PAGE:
Strelitzia reginae is repotted when the pot becomes too small. This can be seen, for example, in the fact that the roots grow out at the bottom or the plant begins to shrivel. The best time for repotting is before or after the flowering phase. The bird of paradise has sensible roots, which must not be damaged.
Therefore, you should be very careful and, if possible, repot the plant not more often than every three years. At regular intervals, the uppermost layer of soil can be removed and replaced with a fresh substrate. When repotting, a pot or bucket should be chosen, which is not much larger than the one used before.
Since its leaves are emitting much humidity, the bird of paradise needs a lot of water, especially in spring and summer. The more leaves the plant has and the larger it is, the higher its requirement for fluids. It should therefore be poured generously on a regular basis – once a day is usually enough.
The following should be taken into consideration:
- the substrate should always be slightly damp, but not wet
- the plant does not tolerate any waterlogging
- the substrate should never dry out completely
- when the soil’s surface is dry again, it will be time to pour the ornamental plant again (if in doubt, make a thumb test!)
- lukewarm and soft water is best for watering
In winter the Strelitzia reginae needs a rather cool spot, therefore it needs much less watering. The substrate does not have to be kept permanently moist, but should never be completely dried out.
In spring and summer the Strelitzia reginae should be fertilized once a week. For this purpose some liquid fertilizer can be mixed into the pouring water. Fertilizer spikes are also suitable. A small amount of fertilizer is enough. If the leaves grow faster than the flowers develop, this is a sign that too much fertilizer is used.
Seedlings should not be fertilized because the seeds already have all the important nutrients. Not earlier than two months after the first shoots of a new plant are visible, it should be supplied with a very small quantity of fertilizer once a week, regardless of the season.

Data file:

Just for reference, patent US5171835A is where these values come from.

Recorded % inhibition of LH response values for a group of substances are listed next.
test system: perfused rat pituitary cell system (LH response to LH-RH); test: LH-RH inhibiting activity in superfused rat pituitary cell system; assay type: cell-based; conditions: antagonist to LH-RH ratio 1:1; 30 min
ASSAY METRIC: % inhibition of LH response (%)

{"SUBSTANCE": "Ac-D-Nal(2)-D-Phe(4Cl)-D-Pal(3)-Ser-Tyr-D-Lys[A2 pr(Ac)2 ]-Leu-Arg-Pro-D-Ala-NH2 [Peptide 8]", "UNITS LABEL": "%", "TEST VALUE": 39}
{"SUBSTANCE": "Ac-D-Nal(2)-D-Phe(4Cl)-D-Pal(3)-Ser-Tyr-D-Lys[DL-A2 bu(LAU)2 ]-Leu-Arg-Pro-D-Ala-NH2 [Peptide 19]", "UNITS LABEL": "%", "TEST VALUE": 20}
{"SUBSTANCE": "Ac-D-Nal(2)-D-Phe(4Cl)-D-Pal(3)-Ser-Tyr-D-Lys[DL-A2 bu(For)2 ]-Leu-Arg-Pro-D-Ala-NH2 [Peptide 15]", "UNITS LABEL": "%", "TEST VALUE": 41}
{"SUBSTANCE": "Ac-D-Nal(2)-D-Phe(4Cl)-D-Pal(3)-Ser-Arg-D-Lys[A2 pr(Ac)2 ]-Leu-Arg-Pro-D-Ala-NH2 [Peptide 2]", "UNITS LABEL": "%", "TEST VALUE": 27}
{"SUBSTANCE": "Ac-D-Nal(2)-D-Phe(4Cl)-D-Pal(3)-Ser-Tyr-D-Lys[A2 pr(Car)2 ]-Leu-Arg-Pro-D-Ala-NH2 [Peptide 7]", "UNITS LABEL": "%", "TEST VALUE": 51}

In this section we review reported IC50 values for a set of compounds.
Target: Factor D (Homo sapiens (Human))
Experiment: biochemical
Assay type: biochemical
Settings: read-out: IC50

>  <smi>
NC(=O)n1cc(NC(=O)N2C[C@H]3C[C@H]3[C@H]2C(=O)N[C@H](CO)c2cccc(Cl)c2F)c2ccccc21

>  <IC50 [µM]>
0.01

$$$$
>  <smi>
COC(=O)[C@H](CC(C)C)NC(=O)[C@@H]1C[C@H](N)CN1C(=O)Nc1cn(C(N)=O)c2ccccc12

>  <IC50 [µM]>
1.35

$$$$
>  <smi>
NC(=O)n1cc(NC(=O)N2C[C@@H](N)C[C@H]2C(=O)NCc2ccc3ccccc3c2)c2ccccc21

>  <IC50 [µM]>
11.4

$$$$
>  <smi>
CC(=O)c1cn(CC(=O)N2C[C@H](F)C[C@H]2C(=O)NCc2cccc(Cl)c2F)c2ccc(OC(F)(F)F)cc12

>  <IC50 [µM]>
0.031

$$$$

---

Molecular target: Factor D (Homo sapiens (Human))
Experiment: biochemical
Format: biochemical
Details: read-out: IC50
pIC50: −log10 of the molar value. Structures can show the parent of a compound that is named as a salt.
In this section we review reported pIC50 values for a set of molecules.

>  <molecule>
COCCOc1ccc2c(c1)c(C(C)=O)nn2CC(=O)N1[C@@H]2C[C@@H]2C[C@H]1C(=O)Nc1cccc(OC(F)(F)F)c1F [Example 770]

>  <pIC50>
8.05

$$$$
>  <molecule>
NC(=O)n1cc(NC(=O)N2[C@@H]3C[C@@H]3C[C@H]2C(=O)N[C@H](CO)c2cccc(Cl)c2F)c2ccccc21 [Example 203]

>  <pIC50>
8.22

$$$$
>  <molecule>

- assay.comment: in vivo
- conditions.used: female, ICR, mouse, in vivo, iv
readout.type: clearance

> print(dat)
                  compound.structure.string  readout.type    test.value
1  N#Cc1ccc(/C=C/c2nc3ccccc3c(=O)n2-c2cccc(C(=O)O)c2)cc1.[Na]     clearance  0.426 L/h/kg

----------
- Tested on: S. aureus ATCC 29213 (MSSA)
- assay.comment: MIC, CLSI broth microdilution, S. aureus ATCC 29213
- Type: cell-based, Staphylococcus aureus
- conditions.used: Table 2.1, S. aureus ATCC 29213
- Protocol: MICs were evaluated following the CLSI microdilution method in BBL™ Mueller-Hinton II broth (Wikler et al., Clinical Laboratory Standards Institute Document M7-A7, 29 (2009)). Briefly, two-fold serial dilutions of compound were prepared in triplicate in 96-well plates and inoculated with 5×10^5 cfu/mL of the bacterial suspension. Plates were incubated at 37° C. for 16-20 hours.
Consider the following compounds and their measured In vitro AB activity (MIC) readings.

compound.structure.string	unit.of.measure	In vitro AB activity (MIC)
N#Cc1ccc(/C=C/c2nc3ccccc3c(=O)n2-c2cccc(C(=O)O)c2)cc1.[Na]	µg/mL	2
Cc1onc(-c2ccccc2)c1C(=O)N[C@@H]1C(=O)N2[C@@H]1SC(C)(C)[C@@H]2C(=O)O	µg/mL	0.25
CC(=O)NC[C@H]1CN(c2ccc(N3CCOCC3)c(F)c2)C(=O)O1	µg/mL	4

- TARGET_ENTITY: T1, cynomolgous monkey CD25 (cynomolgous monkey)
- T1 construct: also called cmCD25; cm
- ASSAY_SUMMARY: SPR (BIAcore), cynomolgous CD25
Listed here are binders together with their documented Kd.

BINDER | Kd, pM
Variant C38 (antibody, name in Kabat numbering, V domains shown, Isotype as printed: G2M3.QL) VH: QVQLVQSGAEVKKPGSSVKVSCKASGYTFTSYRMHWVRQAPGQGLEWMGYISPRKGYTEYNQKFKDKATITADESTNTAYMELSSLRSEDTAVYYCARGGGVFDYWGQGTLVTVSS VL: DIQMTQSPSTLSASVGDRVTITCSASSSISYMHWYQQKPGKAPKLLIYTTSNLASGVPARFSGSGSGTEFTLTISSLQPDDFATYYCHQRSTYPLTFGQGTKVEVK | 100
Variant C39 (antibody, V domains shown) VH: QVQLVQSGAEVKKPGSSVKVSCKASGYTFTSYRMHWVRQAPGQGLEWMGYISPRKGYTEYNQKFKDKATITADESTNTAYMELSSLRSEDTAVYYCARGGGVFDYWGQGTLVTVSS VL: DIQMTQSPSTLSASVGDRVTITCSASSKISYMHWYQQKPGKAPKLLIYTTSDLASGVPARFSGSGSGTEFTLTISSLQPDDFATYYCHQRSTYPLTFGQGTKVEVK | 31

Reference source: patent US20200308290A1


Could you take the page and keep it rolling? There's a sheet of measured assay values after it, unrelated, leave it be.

A little caring effort can already have a great effect. Therefore, in old plants, for example, old leaves should be removed from time to time in order to stimulate growth. Since much water evaporates through the large-area leaves of the Strelitzia, this measure also prevents it from unnecessarily losing a lot of water. Dry leaves and flowers should also be removed quickly. You should, however, avoid a cutting of the plant. If the plant is too large, it should instead be separated into several plants.
While the Strelitzia reginae likes to spend the summer outdoors, in the winter it should definitely be brought into the apartment or into another protected interior like a stairwell. As soon as the temperatures fall below 10°C, the plant should be moved to its winter location. There it should stay at least from October to April.
The following conditions are ideal for wintering:
- bright, not too much heated room
- temperatures between 10°C and 15°C
- little watering – the substrate should not dry out completely, but it must not be permanently moist
- no fertilizer
The plant does not tolerate temperatures below 10°C or even frost. If it is exposed to it, growth and flowering can be inhibited. When it is wintering in a cool, bright room, the Strelitzia reginae will in most cases already begin to bloom at the end of the winter rather than spring. Also a limited supply of water will lead to early formed blossoms.
Two types of multiplication are recommended for the Strelitzia reginae.